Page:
Flu Scan for Sep 05, 2014

Novel H7N2 in China
;
Flu surge in South Australia

Chinese researchers report new H7N2 avian flu virus

An H7N2 avian flu virus isolated from the farm of a Chinese man who had contracted H7N9 avian flu is a novel reassortant of H7N9 and H9N2 viruses, Chinese researchers reported yesterday in Emerging Infectious Diseases.

In February of this year the team sampled 60 of 500 chicken's on the patient's farm in Jilin province and 50 from neighboring flocks and collected 36 fecal samples from the patient's farm and neighboring flocks. From cloacal (anal) samples taken from birds on the patient's farm they isolated an H9N2 and an H7N2 virus.

The scientists found that the H7N2 virus derived its HA, PB2, PB1, PA, NP, and M genes from the H7N9 virus that emerged in China last year, and they said its NA and NS genes were closely related to the H9N2 virus isolated on the same farm.

They observed the chickens for 10 days, and none showed signs of disease. Mice inoculated with the H7N2 virus all survived but showed signs of weight loss.

The authors wrote, "Although we did not find any H7N9 viruses in chickens during this investigation, the fact that the owner of the chickens was infected with an H7N9 virus indicates that H7N9 viruses might have circulated among these chickens." They did, however, find high levels of antibodies to H7 in the chickens.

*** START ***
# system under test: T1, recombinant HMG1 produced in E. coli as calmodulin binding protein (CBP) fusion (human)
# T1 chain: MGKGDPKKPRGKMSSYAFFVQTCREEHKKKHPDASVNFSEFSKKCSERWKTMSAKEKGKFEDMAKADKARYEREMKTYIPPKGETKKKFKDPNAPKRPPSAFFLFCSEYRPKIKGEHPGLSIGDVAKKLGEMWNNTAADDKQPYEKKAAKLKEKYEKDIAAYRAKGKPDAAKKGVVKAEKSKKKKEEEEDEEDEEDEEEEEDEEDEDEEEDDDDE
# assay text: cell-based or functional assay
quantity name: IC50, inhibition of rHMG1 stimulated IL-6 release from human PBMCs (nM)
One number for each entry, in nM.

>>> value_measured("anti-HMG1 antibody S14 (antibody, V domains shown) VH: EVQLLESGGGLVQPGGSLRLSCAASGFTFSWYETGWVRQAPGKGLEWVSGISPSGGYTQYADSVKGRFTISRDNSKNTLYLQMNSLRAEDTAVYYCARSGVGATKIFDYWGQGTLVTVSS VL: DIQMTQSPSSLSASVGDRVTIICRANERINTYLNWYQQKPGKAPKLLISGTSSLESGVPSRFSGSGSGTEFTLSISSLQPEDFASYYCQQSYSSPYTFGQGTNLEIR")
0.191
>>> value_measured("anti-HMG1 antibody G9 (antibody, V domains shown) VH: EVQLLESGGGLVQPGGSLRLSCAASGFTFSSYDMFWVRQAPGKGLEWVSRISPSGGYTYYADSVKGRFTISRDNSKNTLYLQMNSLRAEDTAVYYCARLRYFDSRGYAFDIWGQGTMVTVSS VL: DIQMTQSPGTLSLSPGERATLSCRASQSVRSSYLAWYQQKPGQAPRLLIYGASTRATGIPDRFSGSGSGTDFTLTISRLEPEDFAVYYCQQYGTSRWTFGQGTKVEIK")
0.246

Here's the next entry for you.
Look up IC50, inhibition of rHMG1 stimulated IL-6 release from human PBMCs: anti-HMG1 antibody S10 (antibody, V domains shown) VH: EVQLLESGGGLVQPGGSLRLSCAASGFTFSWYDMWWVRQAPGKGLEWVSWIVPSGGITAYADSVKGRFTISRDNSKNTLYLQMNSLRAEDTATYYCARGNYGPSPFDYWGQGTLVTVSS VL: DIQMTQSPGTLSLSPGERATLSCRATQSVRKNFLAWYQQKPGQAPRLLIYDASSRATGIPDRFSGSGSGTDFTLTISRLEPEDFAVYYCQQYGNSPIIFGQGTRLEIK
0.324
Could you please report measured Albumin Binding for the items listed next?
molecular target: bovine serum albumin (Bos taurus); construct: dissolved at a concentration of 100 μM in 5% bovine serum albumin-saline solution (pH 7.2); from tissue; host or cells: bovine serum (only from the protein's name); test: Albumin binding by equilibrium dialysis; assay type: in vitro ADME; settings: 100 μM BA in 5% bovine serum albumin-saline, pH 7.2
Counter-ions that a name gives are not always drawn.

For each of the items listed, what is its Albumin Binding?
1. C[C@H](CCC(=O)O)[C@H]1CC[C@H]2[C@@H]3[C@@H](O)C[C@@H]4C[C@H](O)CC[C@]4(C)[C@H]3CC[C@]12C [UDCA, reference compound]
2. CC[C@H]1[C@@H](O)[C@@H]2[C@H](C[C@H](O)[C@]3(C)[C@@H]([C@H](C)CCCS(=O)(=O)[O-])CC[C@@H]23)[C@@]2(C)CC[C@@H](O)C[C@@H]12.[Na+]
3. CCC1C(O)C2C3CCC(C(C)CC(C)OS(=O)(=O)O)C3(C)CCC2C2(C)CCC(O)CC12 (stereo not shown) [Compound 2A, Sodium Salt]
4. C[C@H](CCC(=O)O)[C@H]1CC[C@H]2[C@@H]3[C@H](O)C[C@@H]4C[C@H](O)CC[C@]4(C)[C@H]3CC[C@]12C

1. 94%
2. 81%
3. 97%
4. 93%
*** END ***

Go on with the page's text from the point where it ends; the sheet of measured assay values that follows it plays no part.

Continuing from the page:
They conclude, "The nonpathogenic nature of H7 viruses in poultry enables them to replicate silently in birds. The high positive ratio of antibody against H7 viruses detected by hemagglutination assay and the huge diversity of antibody levels among chickens from the H7N9 patient's farm demonstrate that the H7 viruses might have been introduced and circulated in these birds for several weeks before they were detected."
Sep 4 Emerg Infect Dis story

 

South Australia struggling with heavy flu burden

Hospitals in South Australia state are struggling with flu levels not seen since the 2009 pandemic, with the number of cases double what it was a year ago, the Australian Broadcasting Company (ABC) reported today.

"It's having a huge impact on the number of people who are presenting to our emergency departments, particularly the people who are vulnerable," said state Minister for Health Jack Snelling. He predicted the crush could continue for about a month and said 100 extra hospital beds have been made available.

Another official said five out of six metropolitan hospital emergency departments in Adelaide were full at some point yesterday. The Queen Elizabeth Hospital had been full for a week, with some patients waiting hours to be treated, the story said.

"Our major hospitals have really been stretched to breaking point in the past week," the official said.
Sep 5 ABC report

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